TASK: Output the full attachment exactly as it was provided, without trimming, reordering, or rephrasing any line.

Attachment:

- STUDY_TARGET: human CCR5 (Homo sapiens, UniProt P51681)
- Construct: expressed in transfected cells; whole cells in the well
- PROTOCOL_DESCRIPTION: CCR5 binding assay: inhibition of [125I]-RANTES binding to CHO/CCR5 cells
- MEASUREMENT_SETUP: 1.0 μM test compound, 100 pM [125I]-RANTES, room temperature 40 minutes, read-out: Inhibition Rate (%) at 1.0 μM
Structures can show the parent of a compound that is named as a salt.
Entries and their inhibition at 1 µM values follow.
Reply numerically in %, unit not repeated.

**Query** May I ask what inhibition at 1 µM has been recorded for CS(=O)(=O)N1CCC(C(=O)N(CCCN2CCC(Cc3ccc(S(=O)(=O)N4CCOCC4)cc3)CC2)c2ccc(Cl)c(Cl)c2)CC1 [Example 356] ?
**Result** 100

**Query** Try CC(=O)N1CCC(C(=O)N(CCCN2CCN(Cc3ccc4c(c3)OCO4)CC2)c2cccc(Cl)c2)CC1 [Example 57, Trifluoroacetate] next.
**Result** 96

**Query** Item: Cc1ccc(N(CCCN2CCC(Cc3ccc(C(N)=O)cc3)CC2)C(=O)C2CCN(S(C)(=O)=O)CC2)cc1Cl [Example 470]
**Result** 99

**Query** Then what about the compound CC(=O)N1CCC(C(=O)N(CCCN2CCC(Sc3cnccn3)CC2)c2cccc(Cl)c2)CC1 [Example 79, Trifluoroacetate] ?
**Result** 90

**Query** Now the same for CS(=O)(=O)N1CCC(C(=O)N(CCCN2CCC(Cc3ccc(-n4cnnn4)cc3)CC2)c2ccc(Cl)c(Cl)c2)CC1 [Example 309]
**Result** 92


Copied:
- STUDY_TARGET: human CCR5 (Homo sapiens, UniProt P51681)
- Construct: expressed in transfected cells; whole cells in the well
- PROTOCOL_DESCRIPTION: CCR5 binding assay: inhibition of [125I]-RANTES binding to CHO/CCR5 cells
- MEASUREMENT_SETUP: 1.0 μM test compound, 100 pM [125I]-RANTES, room temperature 40 minutes, read-out: Inhibition Rate (%) at 1.0 μM
Structures can show the parent of a compound that is named as a salt.
Entries and their inhibition at 1 µM values follow.
Reply numerically in %, unit not repeated.

**Query** May I ask what inhibition at 1 µM has been recorded for CS(=O)(=O)N1CCC(C(=O)N(CCCN2CCC(Cc3ccc(S(=O)(=O)N4CCOCC4)cc3)CC2)c2ccc(Cl)c(Cl)c2)CC1 [Example 356] ?
**Result** 100

**Query** Try CC(=O)N1CCC(C(=O)N(CCCN2CCN(Cc3ccc4c(c3)OCO4)CC2)c2cccc(Cl)c2)CC1 [Example 57, Trifluoroacetate] next.
**Result** 96

**Query** Item: Cc1ccc(N(CCCN2CCC(Cc3ccc(C(N)=O)cc3)CC2)C(=O)C2CCN(S(C)(=O)=O)CC2)cc1Cl [Example 470]
**Result** 99

**Query** Then what about the compound CC(=O)N1CCC(C(=O)N(CCCN2CCC(Sc3cnccn3)CC2)c2cccc(Cl)c2)CC1 [Example 79, Trifluoroacetate] ?
**Result** 90

**Query** Now the same for CS(=O)(=O)N1CCC(C(=O)N(CCCN2CCC(Cc3ccc(-n4cnnn4)cc3)CC2)c2ccc(Cl)c(Cl)c2)CC1 [Example 309]
**Result** 92